The Qashqai feels fairly solid inside but alternatives have plusher materials and less cluttered infotainment systems
Besides a few subtle tweaks, the Nissan Qashqai’s interior looks almost identical to when this version was launched in 2014. The most noticeable changes are the sporty steering wheel (that gives you a slightly better view of the instruments) and the larger infotainment screen fitted to mid-specification models and above.
Sadly, it is nowhere near as modern as the Peugeot 3008’s slick minimalist interior but at least the surfaces you’ll regularly touch feel soft and yielding.
While every Nissan Qashqai comes with a 5.0-inch colour display nestled neatly between the analogue dials, all Qashqais bar entry-level Visia cars also get a 7.0-inch touchscreen infotainment while Tekna cars get an upgraded Bose stereo system and heated front seats.
Rather frustratingly, seats with electrical adjustment and memory functions (especially useful if you regularly lend your car to someone else) are reserved for range-topping Tekna+ models.
The Nissan Qashqai’s cabin was updated in 2017 but the differences are harder to spot than Where’s Wally in an American flag factory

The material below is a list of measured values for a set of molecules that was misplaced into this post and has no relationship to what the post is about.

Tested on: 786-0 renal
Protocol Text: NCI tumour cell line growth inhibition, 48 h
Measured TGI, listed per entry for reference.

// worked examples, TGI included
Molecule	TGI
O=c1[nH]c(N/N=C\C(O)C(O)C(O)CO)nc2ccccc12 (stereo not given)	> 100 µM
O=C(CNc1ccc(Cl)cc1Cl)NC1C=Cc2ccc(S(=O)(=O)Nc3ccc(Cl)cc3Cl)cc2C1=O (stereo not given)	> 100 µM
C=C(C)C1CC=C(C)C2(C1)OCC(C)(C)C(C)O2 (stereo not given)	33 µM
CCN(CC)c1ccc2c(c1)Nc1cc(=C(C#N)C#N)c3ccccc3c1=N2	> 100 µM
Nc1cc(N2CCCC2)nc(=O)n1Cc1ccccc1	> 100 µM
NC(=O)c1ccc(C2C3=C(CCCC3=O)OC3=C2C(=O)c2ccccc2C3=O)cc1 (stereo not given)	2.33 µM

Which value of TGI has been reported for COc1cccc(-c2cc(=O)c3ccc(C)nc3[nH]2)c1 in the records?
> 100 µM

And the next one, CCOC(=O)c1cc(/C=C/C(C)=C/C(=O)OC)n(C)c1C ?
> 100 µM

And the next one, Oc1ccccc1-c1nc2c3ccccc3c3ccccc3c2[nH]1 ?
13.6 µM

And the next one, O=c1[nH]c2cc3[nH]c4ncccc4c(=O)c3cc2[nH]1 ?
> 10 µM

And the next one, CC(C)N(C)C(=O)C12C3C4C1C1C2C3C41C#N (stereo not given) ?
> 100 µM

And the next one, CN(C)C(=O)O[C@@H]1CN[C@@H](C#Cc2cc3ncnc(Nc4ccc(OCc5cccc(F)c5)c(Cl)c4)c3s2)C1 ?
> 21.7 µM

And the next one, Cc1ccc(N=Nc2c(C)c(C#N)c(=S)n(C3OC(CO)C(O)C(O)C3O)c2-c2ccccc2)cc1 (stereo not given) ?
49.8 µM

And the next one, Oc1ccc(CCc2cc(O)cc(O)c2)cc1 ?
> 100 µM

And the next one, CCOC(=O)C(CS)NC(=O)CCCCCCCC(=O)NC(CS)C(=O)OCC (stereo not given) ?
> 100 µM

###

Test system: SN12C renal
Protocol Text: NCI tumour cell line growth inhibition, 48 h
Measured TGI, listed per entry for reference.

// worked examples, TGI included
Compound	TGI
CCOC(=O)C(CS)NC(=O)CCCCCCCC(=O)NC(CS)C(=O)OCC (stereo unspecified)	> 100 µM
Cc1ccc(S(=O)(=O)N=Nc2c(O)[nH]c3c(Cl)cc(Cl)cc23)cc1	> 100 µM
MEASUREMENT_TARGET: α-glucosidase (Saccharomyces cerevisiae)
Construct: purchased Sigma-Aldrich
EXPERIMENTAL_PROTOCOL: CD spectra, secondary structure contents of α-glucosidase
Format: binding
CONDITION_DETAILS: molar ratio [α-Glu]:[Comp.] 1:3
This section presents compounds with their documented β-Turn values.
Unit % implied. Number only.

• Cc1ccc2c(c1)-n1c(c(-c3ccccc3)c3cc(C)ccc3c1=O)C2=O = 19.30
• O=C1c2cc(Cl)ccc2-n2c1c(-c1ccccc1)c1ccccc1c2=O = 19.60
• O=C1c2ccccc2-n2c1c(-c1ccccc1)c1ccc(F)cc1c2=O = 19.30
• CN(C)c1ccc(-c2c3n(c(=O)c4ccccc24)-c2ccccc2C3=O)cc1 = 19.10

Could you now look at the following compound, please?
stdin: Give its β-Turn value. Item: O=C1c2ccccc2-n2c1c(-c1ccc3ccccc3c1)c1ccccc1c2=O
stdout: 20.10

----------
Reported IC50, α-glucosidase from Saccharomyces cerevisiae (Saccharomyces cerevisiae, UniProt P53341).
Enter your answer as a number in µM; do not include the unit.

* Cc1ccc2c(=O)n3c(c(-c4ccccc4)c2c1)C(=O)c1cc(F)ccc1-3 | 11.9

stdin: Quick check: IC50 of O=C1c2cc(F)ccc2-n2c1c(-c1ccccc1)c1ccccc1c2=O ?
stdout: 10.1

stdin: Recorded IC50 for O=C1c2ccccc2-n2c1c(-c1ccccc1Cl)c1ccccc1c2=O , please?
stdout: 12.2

Nissan Qashqai Visia cars come with a CD player, DAB digital radio and Bluetooth phone connectivity as standard but, lack any kind of central infotainment screen or satellite navigation system.
Pay a little extra for an Acenta or above and you’ll get a 7.0-inch touchscreen display with sat nav as standard, but it is not quite the best on the market. It’s a bit overcrowded on the Qashqai’s screen and a Hyundai Tiguan’s system does a better job of showing you the information that matters on a larger, 8.0-inch screen that’s easier to read in direct sunlight.
On the plus side, the Qashqai’s system responds quickly when you touch the screen and it’s easy to punch in a postcode and it understands two-finger smartphone gestures such as pinch to zoom. The system’s menus are logically laid out too, and inputting a postcode is easy. Following the sat-nav’s directions on the five-inch driver’s display is simple but they tend to appear a tad late. In some cases, by the time they appear, it’s too late to make a lane-change if traffic is particularly heavy.
Going for the Connect infotainment system also adds Apple CarPlay and Android Auto smartphone screen mirroring functionality, which allows you to hook your phone up to the car’s infotainment system and use its larger screen for phone-based apps such as Spotify and Waze.
Affordable Visia cars have to make do with a fairly weedy four-speaker stereo system while Acenta and N-Connecta versions get an improved six-speaker unit. More expensive Tekna and Tekna+ versions get a much better Bose stereo as standard with eight speakers and a bass-boosting subwoofer. Unfortunately, you can’t get it as an optional extra on cheaper models.